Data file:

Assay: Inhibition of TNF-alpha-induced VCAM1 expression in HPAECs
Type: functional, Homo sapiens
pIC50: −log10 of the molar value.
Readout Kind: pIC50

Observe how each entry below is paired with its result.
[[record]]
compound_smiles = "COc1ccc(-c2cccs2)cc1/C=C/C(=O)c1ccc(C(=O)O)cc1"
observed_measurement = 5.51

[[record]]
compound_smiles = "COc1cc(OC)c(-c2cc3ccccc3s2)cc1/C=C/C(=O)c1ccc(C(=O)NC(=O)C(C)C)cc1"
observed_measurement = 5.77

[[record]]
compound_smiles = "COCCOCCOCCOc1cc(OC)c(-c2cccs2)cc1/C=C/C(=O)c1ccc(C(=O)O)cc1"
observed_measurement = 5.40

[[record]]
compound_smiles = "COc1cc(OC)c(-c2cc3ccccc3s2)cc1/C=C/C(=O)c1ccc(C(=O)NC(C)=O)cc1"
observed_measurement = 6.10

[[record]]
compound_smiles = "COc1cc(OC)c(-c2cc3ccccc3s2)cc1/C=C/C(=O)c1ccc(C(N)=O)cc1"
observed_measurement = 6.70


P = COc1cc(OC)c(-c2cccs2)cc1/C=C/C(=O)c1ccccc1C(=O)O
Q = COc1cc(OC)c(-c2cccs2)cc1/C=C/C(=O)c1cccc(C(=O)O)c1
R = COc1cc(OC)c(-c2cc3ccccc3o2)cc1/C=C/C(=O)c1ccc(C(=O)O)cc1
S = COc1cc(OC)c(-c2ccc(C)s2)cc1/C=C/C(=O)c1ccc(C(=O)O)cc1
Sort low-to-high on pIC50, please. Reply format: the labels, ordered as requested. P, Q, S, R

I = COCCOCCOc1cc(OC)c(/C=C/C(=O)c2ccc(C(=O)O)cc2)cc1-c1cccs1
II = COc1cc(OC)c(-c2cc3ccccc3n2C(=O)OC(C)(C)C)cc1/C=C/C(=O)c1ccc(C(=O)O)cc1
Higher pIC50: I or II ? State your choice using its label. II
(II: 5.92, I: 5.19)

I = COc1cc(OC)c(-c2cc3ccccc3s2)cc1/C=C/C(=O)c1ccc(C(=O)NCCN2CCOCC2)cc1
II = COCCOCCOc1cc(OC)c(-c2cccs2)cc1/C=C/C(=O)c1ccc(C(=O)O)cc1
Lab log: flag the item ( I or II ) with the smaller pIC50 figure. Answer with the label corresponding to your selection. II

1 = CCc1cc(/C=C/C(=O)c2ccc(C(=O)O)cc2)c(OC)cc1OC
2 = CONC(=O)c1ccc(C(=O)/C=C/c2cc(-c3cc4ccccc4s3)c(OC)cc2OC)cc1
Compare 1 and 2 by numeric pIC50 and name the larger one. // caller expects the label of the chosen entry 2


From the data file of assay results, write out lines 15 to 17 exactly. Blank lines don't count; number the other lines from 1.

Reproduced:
[[record]]
compound_smiles = "COc1cc(OC)c(-c2cc3ccccc3s2)cc1/C=C/C(=O)c1ccc(C(=O)NC(C)=O)cc1"
observed_measurement = 6.10